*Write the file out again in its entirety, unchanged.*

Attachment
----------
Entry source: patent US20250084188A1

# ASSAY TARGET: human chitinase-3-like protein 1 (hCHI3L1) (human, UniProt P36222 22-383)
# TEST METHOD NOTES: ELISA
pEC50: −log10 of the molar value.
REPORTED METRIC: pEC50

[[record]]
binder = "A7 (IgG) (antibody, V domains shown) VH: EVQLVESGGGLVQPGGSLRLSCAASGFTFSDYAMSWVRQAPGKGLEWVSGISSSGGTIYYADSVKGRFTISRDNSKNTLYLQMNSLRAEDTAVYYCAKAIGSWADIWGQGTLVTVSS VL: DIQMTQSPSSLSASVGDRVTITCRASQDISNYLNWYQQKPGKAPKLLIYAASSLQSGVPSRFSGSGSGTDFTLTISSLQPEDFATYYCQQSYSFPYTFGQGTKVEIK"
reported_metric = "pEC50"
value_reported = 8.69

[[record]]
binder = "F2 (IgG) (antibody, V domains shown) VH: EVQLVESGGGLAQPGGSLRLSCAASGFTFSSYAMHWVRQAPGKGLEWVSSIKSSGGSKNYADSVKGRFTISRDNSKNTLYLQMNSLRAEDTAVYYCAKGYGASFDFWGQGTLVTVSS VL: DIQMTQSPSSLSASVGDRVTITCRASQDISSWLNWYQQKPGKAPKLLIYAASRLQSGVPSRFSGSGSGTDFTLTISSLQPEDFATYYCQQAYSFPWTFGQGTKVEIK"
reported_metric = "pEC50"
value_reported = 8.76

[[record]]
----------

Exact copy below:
Entry source: patent US20250084188A1

# ASSAY TARGET: human chitinase-3-like protein 1 (hCHI3L1) (human, UniProt P36222 22-383)
# TEST METHOD NOTES: ELISA
pEC50: −log10 of the molar value.
REPORTED METRIC: pEC50

[[record]]
binder = "A7 (IgG) (antibody, V domains shown) VH: EVQLVESGGGLVQPGGSLRLSCAASGFTFSDYAMSWVRQAPGKGLEWVSGISSSGGTIYYADSVKGRFTISRDNSKNTLYLQMNSLRAEDTAVYYCAKAIGSWADIWGQGTLVTVSS VL: DIQMTQSPSSLSASVGDRVTITCRASQDISNYLNWYQQKPGKAPKLLIYAASSLQSGVPSRFSGSGSGTDFTLTISSLQPEDFATYYCQQSYSFPYTFGQGTKVEIK"
reported_metric = "pEC50"
value_reported = 8.69

[[record]]
binder = "F2 (IgG) (antibody, V domains shown) VH: EVQLVESGGGLAQPGGSLRLSCAASGFTFSSYAMHWVRQAPGKGLEWVSSIKSSGGSKNYADSVKGRFTISRDNSKNTLYLQMNSLRAEDTAVYYCAKGYGASFDFWGQGTLVTVSS VL: DIQMTQSPSSLSASVGDRVTITCRASQDISSWLNWYQQKPGKAPKLLIYAASRLQSGVPSRFSGSGSGTDFTLTISSLQPEDFATYYCQQAYSFPWTFGQGTKVEIK"
reported_metric = "pEC50"
value_reported = 8.76

[[record]]